Scripting comics really taught me the art of diction and how it can be used in artistic expression.

When I took a graduate short fiction workshop class, the professor said something that made my eyes roll at the time. He argued that short stories had more in common with poetry than novels and that, in a short story, every word matters because every word had a thematic and emotional impact. You needed to really consider rhythm and how the words in a sentence played off of each other to make sure it was all balanced and affective. I scoffed at the idea; “I just want to tell stories,” I told myself instead. To some extent I still hold that ideal, but I guess there’s a reason I’m not a prose fiction writer.

His meaning, however, came into sharp focus once I started making comics. Comics are born from a practice of brevity: of space, of art, of text. It is their mingling coexistence that demands only the essentials. Dialogue, especially, needs to be curt since it is arguably the easiest part of a comic to take up space if not managed well. And yet, in a read through, dialogue may be the only thing a reader pays attention to.

I learned quickly that the dialogue needs to serve a lot of different patrons. It serves the scene because information and interaction needs to be related to the reader. It serves the panel because placement of the dialogue balloon effects the composition of the art. The most impactful aspect dialogue serves on a page rests in the page turn.

As a rhetorical concept, the page turn is as old as comics, and a crucial one if designing for print. The basic idea is that when planning out pages, your even-numbered pages will be on the left and your odd-numbered pages will be on the right. In order to encourage the reader to turn the page, you need something to facilitate that want. You could end on a cliffhanger. You could leave off with unfinished dialogue to be continued on the next page. You could have a scene change at the bottom of the page that continues on the next. There are a lot of ways to maximize the page turn, in other words.

Behind the scenes: the blonde and redhead are absolutely taking advantage of the moment to distract Rich Jack and take as much of that gold as possible without him noticing. Click for larger version.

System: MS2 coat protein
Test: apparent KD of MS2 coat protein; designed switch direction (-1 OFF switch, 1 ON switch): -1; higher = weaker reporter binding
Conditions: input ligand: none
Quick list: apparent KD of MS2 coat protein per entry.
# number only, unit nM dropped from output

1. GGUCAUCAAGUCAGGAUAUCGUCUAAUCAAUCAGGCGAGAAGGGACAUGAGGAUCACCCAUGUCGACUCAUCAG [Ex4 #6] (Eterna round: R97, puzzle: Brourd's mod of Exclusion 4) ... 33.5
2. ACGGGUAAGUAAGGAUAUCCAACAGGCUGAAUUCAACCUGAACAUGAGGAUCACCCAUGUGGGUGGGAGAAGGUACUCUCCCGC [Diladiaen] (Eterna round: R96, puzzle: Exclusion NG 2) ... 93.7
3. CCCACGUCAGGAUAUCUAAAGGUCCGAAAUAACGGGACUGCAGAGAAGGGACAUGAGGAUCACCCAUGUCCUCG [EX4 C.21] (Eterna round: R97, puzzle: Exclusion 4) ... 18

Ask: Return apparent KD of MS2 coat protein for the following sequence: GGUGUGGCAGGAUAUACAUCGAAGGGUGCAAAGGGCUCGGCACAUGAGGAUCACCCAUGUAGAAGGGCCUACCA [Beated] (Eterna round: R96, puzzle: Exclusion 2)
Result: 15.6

For me, I like to use page turns as punctuation. This, perhaps, is a vestige of my initial foray into comics as a webcomicker where every update/page needed to feel like a complete entry into the story––a beginning, middle, and end––where you end on a punchline (if a comedy comic) or the end of a scene. Having moved into the print realm, that idea transformed for me into making the page turn into a kind of thematic capstone of the page’s intent.

Dialogue, in that sense, works for me almost like a one-liner, but they aren’t jokes. Instead, dialogue––especially on a page turn––acts more like a thesis for the page or the scene. This is what it’s about, this is the message, this is the argument. That’s definitely the case with Hellrider Jackie’s final line on the previous page, that’s also the case with the final line on this page. It’s also the case in most pages going back and going forward. But they evolved into much more than a hook, they are messages reduced over heat into clear, focused statements, becoming title cards shuffled into scenes in silent movies.

Because I put that level of importance on these focused bits of dialogue, as well as the dialogue leading up to it, diction becomes incredibly important. It’s mostly a lesson in cutting and revising, whittling the dialogue down to the message, filtered only through the voice of the character. It’s a song and you want to make sure the chorus is an anthemic earworm.

The thumbnails for this page and the previous page. As you can see, a lot of revision happened in the final two panels of this page. Click for larger image.